90 then the risk is that the cluster restart will be done *not* using the latest
91 persistent imm state, effectively rewinding the imm state. Normally the two
92 PBE files should be identical and the choice of coord/loader then does not
93 matter. But if hey are not identical, due to one SC having been down for some
94 time before the cluster restart, then the choice of the SC to load from does
95 matter. [Note: the same type of problem will happen with regular 1PBE based
96 on a shared filesystem (DRBD) if one SC fails to come up in time to join the
97 (DRBD) sync protocol. The corresponding DRBD timeout is on the order of 20
98 seconds. Even if the other SC later joins, it will be too late because by that
99 time the loading has probably been completed. Even if loading is still in
100 progress, DRBD can not correct/mutate the PBE file while it is being read by
101 the sqlite-lib for loading.]
103 Normal processing with 2PBE
105 When loading has completed, two PBEs will be started. The primary PBE at the
106 SC with the IMMND coord and the slave PBE at the other SC.
108 In the same way as for 1PBE, the primary PBE, is the transaction coordinator
109 for CCB commits, PRT operations and class-create/deletes. Specific for 2PBE,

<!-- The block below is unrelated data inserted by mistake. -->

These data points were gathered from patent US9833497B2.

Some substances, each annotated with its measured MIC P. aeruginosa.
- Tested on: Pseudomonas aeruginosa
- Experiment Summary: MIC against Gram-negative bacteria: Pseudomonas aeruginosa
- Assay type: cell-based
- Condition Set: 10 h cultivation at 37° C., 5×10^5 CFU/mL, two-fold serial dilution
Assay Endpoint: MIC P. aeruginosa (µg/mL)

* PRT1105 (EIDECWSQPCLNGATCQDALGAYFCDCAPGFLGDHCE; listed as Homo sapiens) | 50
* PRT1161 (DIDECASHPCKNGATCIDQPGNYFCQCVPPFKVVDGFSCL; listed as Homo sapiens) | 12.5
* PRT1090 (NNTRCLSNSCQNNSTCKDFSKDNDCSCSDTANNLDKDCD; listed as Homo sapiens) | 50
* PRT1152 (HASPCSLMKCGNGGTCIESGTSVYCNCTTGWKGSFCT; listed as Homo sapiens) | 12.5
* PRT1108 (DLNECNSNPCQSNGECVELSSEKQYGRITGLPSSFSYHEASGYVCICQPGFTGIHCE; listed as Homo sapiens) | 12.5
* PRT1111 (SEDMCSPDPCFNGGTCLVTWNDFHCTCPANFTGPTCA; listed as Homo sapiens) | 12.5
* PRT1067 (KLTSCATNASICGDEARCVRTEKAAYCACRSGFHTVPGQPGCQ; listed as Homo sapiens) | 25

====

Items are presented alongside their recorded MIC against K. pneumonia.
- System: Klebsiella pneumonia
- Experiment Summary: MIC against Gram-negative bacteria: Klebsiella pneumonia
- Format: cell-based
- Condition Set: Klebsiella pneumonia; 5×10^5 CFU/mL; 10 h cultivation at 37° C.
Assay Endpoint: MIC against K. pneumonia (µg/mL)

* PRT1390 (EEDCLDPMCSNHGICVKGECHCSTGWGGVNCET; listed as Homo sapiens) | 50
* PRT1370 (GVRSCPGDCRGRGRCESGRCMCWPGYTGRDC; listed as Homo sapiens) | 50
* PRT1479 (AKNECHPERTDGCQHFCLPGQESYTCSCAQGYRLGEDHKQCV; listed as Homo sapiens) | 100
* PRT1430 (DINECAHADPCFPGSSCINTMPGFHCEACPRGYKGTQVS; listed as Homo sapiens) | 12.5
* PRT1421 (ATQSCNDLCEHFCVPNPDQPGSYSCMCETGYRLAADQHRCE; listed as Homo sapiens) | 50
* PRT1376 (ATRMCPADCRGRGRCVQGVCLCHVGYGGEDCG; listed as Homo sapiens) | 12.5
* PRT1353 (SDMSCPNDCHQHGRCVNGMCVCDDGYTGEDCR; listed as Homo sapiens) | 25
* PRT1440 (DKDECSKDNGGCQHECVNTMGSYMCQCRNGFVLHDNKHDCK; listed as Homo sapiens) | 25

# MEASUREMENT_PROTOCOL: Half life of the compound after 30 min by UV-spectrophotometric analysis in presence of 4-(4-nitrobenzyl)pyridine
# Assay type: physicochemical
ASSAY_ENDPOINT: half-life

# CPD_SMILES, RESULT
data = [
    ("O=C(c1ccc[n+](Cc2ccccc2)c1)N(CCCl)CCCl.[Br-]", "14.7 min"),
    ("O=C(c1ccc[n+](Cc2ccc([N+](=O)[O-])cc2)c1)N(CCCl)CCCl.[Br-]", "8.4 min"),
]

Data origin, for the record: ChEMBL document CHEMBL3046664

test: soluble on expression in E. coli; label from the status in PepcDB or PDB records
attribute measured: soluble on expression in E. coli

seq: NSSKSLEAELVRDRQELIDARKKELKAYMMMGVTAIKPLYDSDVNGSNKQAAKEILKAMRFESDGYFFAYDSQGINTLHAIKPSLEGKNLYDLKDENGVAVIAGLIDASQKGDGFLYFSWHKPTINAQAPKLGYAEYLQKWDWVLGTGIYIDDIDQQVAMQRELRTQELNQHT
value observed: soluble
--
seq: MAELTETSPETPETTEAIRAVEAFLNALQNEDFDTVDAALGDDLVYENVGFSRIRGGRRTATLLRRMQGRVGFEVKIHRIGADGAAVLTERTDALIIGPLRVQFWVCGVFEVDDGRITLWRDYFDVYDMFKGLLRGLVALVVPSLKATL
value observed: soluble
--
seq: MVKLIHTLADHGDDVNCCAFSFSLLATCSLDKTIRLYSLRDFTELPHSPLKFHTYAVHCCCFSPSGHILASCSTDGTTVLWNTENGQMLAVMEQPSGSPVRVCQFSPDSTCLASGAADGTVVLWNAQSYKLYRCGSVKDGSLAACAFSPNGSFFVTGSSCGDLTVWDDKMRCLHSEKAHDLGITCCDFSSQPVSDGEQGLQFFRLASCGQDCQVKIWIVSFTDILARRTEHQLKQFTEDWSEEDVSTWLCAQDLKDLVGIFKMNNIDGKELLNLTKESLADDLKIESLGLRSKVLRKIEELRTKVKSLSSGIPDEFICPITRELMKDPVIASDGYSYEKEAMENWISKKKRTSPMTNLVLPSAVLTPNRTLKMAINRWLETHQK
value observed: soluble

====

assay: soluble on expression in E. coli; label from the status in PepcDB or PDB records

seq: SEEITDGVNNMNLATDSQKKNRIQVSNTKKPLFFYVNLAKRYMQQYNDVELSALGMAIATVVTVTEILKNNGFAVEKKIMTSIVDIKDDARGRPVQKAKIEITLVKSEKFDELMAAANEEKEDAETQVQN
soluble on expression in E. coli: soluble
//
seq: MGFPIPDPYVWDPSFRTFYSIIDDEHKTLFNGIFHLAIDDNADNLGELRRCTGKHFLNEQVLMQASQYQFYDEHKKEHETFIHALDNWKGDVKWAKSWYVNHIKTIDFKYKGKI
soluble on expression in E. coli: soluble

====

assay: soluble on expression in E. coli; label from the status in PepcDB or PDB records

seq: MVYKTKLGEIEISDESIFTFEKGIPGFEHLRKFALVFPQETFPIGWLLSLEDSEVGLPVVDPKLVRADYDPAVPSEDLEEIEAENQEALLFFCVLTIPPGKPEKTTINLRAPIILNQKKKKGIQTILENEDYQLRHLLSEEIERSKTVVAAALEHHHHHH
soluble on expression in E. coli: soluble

110 the slave PBE is in essence a class applier for all configuration classes,
111 recording the same data as the primary PBE, but on a file at the other SC.
113 The primary PBE is thus the entity that decides the outcomme of a CCB that is
114 in the crtitical state. [The critical state is defined by the commit request
115 having been sent to the (primary) PBE]. If the pirmary PBE acks the commit, the
116 CCB commits in imm-ram. Finally, all appliers that where tracking the CCB get
117 the commit/apply callback, including the slave PBE.
119 With 2PBE, *both* PBEs must be available for the imm to be persistent-writable.
120 If one or both PBEs are unavailable (or unresponsive) then persistent writes
121 (CCBs, PRT operations, class changes) will fail.
123 In 2PBE, a restarted PBE (primary or slave) will more often need to regenerate
124 its file (from imm-ram). On the other hand, regeneration of the file should be
125 faster in 2PBE than in regular 1PBE because the file is typically placed on a
126 local file system.
130 If an SC is taken down by order from the operator, i.e. a controlled shutdown,
131 then the operator can also (directly or indirectly) request that persistent
132 writes be allowed despite only one PBE being availble in a 2PBE system. This is
133 also typically needed for an uncontrolled and unexpected departure of an SC if
134 that SC does not immediately bounce back up. A repair is then apparently needed